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As a long time Picross player, I appreciate the new color complication. It adds a substantial new challenge, but it also adds more ways to affect each cube. This raises the likelihood of mistakes, which can be frustrating for Picross perfectionists. However, with the added permutations come better training options. Along with the standard tutorial, some early levels single out high-level tactics and gamify them into small standalone puzzles. In the past you came across these tactics on your own, but here they’re incorporated in a way that doesn’t feel like a tutorial and makes you a smarter player.
Round 2 takes place in a coffee shop/book store and uses that as a conceit to arrange its puzzles, which fits the contemplative nature of the Picross-solving gameplay. Sets of themed puzzles are divided into books, with each book ramping up the difficulty from easy to hard. I was initially turned off by constantly moving back and forth between easy and difficult puzzles. As I started unlocking the later books, however, I came to appreciate the periodic breaks from the large scale cubes in order to tackle a few easy puzzles.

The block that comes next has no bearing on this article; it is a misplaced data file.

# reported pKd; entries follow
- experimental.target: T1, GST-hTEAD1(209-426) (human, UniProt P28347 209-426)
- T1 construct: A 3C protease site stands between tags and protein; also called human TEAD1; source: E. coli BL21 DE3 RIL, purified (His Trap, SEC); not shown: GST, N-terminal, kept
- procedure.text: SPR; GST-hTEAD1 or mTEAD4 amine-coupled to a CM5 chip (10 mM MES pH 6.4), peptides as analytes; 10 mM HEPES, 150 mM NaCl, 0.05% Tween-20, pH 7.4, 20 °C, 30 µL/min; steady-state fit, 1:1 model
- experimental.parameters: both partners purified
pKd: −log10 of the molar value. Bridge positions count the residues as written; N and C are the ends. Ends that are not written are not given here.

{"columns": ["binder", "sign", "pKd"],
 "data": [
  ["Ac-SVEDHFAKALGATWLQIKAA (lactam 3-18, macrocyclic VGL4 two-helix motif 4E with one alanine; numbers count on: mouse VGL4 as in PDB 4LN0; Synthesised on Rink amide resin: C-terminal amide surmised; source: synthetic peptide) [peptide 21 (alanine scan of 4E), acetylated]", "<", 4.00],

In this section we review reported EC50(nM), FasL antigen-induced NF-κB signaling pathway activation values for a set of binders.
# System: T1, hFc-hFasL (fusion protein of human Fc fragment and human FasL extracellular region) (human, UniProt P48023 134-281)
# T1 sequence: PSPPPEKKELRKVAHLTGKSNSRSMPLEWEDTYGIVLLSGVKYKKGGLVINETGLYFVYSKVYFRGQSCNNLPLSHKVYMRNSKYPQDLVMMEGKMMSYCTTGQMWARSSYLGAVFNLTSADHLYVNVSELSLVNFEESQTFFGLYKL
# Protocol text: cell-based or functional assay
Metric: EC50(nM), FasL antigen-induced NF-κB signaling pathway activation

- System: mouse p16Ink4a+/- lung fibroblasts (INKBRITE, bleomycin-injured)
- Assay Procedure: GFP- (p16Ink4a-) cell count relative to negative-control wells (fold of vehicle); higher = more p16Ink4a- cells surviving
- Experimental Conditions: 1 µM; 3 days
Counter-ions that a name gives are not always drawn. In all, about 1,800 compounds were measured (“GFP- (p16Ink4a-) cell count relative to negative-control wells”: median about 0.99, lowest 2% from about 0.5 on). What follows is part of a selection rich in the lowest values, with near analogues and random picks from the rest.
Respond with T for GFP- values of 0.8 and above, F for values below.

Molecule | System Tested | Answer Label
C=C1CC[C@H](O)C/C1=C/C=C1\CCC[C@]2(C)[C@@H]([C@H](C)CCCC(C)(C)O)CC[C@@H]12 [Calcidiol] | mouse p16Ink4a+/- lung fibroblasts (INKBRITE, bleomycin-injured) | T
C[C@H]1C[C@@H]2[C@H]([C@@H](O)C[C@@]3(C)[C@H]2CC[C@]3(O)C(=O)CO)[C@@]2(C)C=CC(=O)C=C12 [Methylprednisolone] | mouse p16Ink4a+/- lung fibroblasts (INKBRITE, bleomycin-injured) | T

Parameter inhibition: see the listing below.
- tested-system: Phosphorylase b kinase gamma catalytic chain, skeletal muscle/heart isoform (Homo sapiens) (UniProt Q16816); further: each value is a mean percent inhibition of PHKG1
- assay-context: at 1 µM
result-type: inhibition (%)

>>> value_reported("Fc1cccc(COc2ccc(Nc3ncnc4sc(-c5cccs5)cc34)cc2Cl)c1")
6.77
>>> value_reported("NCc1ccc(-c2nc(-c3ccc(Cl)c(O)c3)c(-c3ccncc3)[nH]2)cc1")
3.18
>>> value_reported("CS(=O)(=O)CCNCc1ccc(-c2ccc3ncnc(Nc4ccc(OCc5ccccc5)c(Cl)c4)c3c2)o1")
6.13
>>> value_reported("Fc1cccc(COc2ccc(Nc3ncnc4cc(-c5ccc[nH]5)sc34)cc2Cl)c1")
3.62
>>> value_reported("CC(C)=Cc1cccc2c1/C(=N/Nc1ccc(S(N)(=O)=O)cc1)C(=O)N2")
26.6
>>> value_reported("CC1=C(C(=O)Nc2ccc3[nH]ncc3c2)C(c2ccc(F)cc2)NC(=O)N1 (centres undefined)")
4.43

Micross, one of my favorite modes from the 2D eShop Picross games, moves forward and it’s a highlight. Micross books offer more than standalone puzzles; they are all directly connected. For example, one has you building all the separate parts of a Japanese castle. When you complete the final puzzle, all the previous puzzles come together to form one large structure. I only wish there were more of these large-scale, ambitious builds.